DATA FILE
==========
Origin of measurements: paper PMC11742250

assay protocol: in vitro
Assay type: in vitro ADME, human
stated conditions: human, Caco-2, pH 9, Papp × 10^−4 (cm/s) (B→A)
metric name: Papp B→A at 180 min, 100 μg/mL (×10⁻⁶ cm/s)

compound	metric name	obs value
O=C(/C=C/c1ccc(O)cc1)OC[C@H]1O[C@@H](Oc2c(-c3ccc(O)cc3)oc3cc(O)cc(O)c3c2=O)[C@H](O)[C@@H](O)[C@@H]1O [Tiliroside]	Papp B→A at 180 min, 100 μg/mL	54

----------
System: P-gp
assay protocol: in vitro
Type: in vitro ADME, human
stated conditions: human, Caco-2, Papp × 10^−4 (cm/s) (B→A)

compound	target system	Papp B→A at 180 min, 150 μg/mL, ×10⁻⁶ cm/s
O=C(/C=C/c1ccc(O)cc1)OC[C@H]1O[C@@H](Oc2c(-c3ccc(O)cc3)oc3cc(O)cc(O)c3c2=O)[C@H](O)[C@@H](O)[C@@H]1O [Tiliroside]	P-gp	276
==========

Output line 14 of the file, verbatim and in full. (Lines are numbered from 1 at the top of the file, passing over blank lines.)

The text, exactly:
O=C(/C=C/c1ccc(O)cc1)OC[C@H]1O[C@@H](Oc2c(-c3ccc(O)cc3)oc3cc(O)cc(O)c3c2=O)[C@H](O)[C@@H](O)[C@@H]1O [Tiliroside]	P-gp	276